Induction of labor versus expectant management for gestational diabetes mellitus at term
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To evaluate whether induction of labor (IOL), as compared with expectant management, in gestational diabetes mellitus (GDM) mothers at term (between 370/7 and 406/7), decreases caesarean section (CS) rate and the rate of adverse composite neonatal outcomes.
A retrospective cohort study, of all women with GDM and a singleton gestation who delivered at term in a single, tertiary, university-affiliated medical center (2007–2014). We compared outcomes of women who underwent IOL at each week of gestation between 370/7 and 406/7 weeks with women who were managed expectantly. The primary outcome was CS rate.
Overall, 2472 GDM patients included in the study, of which 880 women had IOL. CS rate was not found to be significantly different between the groups at any gestational age. IOL at 37 weeks was associated with adverse composite neonatal outcome (aOR 2.2, 95% CI 1.4–3.6) and NICU admission (aOR 2.5, 95% CI 1.4–4.4). At 38 weeks, with NICU admission (aOR 2.0, 95% CI 1.4–2.9), and at 39 weeks with fracture of the clavicle. In a sub-analysis of nulliparous women, IOL at 37 weeks had higher odds of NICU admission and adverse composite neonatal outcomes, at 38 weeks with CS and at 39 weeks with fracture of the clavicle.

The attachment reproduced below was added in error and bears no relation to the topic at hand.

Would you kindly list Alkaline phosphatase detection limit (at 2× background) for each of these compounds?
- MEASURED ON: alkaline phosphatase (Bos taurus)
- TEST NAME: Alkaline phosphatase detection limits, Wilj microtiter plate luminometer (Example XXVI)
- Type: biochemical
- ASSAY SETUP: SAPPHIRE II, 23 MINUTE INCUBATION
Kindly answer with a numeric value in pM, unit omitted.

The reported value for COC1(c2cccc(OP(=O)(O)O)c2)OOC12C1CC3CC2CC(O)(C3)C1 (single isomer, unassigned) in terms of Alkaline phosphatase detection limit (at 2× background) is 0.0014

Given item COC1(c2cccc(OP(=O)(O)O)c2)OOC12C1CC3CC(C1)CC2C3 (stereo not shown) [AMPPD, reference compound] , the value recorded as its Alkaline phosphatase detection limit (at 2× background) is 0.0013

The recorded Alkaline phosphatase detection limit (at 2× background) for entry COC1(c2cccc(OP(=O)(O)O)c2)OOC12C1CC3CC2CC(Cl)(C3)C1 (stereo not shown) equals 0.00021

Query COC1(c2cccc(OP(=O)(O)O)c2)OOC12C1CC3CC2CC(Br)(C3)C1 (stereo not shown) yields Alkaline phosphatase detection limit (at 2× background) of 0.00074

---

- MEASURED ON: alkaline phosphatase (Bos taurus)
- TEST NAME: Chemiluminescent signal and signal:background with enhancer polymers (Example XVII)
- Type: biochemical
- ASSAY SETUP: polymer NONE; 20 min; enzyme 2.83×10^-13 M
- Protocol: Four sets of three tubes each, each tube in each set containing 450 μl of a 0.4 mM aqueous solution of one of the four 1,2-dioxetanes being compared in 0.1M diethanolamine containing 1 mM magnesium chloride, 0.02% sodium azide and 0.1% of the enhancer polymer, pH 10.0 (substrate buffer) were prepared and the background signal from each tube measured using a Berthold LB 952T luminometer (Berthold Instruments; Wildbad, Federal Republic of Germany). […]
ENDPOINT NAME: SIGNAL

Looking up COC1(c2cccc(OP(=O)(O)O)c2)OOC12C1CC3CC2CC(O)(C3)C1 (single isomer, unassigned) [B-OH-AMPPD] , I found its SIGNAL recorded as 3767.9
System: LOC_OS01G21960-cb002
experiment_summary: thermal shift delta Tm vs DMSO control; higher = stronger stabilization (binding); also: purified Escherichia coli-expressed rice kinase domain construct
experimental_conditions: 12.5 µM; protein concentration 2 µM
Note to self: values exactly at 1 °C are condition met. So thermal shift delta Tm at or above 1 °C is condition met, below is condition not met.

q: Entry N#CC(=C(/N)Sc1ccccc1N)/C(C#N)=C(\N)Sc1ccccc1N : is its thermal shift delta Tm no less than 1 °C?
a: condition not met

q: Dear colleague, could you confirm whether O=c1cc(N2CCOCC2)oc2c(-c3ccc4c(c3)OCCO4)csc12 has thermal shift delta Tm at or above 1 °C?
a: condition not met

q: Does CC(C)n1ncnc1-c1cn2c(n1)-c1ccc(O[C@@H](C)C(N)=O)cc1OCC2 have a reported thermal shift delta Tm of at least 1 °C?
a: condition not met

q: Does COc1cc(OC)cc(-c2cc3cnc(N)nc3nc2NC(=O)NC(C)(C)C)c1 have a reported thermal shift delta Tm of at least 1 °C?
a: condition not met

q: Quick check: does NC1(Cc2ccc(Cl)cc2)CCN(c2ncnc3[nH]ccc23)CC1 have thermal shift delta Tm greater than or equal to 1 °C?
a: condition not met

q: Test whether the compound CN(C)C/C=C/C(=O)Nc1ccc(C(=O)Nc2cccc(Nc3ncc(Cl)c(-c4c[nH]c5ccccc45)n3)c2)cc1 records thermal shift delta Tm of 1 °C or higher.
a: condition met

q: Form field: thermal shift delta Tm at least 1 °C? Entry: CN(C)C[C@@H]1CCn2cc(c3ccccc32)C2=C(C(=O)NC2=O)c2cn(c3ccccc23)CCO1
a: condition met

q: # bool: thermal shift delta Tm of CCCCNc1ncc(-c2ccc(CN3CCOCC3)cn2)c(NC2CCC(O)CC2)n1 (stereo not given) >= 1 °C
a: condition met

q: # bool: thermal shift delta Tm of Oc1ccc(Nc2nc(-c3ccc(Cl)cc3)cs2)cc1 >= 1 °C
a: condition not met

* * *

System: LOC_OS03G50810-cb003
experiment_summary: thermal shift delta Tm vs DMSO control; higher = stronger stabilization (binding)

IOL in GDM mothers at term does not reduce CS rate and may be associated with increased CS rate among nulliparous women at 38 weeks. It is also associated with increased risk for adverse composite neonatal outcome or NICU admission when done prior to 390/7 weeks.
KeywordsCesarean section Gestational diabetes Induction of labor Maternal outcome Neonatal outcome
DV: manuscript writing/editing and data analysis; LH: protocol/project development; EA: data collection or management; AS: data collection or management; YY: protocol/project development, data collection or management; AA: protocol/project development, data analysis and manuscript writing/editing.
All the authors declare no funding of any kind.
Compliance with ethical standards
Conflict of interest
All the authors declare no conflict of interests. This research did not receive any specific grant from funding agencies in the public, commercial, or not-for-profit sectors.
All the procedures performed in studies involving human participants were in accordance with the ethical standards of the institutional and/or national research committee and with the 1964 Helsinki Declaration and its later amendments or comparable ethical standards. IRB was approved on September 9th, 2014. Number of approval was RMC-0421–14.
Due to the retrospective nature of the study, there was no need for informed consent.
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